Vishay Intertechnology have demonstrate at the exhibition its latest powdered-iron-based, WPC-compliant (Wireless Power Consortium) wireless charging receiving coil designed for 10W applications. The Vishay Dale IWAS-4832FE-50 is designed to have an efficiency of greater than 70 % for wireless charging up to 10W for portable electronics including and handheld medical equipment.

The powdered iron is not affected by permanent locating magnets, and the device blocks charging flux from sensitive components and batteries. As an alternative to ferrite-based solutions, which can saturate in the presence of a strong magnetic field, the IWAS-4832FE-50 offers a magnetic saturation of < 50 % at 4000 gauss.

The RoHS-compliant device features inductance of 15 µH at 200 kHz with a ± 5 % inductance tolerance, DCR of 255 mΩ at + 25 °C, and Q of 60 minimum at 200 kHz.

29oct14pickeringPickering Electronics will be demonstrating at the exhibition its latest 117 series reed relays designed for high density applications such as ATE switching matrices or multiplexers.

They are available in 3V and 5V, 1 Form A and 2 Form A variants. The supplier’s smallest changeover single-in-line reed relay, the 3W 113, is magnetically screened and requires a board area of only 3.8 x 12.7mm.

Zytronic will be showcasing touchscreen display applications at Electronica this year. This will include a proof-of-concept kiosk incorporating a concave 40-inch multi-touch screen. A waist height 19-inch ‘Qwerty’ touchscreen keyboard has also been included on the same ‘zero bezel’ printed glass interface, with the two touch sensors managed by a pair of Zytronic ZXY200 controllers managed by a single PC.

It will also show its ZXY300 touch controller designed for large format MPCT touchscreens, above 55-inches.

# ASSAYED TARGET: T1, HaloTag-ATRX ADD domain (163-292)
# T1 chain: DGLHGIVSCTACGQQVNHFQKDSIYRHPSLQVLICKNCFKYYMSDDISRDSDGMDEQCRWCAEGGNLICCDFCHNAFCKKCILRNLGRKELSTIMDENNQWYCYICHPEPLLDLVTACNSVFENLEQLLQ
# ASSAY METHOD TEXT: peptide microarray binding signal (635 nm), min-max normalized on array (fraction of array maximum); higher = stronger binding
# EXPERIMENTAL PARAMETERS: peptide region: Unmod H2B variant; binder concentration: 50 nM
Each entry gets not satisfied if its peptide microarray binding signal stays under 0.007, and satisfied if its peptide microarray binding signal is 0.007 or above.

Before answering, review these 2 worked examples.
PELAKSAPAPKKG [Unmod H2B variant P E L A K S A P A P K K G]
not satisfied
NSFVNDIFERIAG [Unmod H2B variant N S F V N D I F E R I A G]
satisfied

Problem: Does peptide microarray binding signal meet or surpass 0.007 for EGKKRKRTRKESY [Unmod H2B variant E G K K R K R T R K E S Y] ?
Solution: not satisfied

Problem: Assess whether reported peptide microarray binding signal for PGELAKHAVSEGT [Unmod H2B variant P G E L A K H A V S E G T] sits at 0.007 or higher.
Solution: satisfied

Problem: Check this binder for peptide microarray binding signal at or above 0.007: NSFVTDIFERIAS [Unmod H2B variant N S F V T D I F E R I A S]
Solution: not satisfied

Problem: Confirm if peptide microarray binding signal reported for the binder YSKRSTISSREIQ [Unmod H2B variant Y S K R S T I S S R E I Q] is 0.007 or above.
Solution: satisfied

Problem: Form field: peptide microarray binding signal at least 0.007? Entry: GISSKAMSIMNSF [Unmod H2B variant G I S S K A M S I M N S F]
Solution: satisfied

Electronica news: What’s at the show, part II

Electronica news: What’s at the show, part I

richard wilson

Glass seals MEMS for harsh environments

Schott Hermes glassGlass with hermetic conductive through-hole vias can seal MEMS for 3D wafer-level chip size packaging (WLCSP), according to Schott of Germany.

Its product is called Hermes.

“Through-glass via substrates enable fully gastight and therefore long-term robust enclosures for MEMS devices,” said Schott. “The fine pitched vias allow the reliable conduction of electrical signals and power into and out of the MEMS device. Since Hermes can be placed directly under the silicon MEMS, it makes miniaturised, fully hermetic 3D WLCSP possible.”

Schott Hermes glassThe firm is aiming at industrial, medical and radio-frequency applications in harsh environments, claiming its glass can exceed the performance of ceramic and silicon enclosures exposed to mechanical, thermal and chemical stress, for example withstanding body fluids and repeated sterilisation in medical applications.

“Thanks to the low dielectric constant of glass and the possibility to use highly conductive via materials, Hermes wafer packaging offers excellent RF performance,” it added. “And the optical transparency of the glass wafer enables better processing and quality control during the production process of a MEMS device.”

Wafer-scale anodic bonding with silicon, glass frit and solder is possible.

There are three glass options: Borofloat 33 floated borosilicate glass, AF 32 eco 33 alkali-free flat glass, and D 263T eco borosilicate glass (see table below).

Wafer thickness 500±20μm (350μm minimum)
Wafer size 4, 6, 8inch
Contact via pitch 250μm 200μm 150μm*
Contact via diameter 100μm 80μm 50μm*
Via density 50k* (6″), 100k* (8″)
Via materials Tungsten (W) – combined with Borofloat 33 and AF 32 eco 33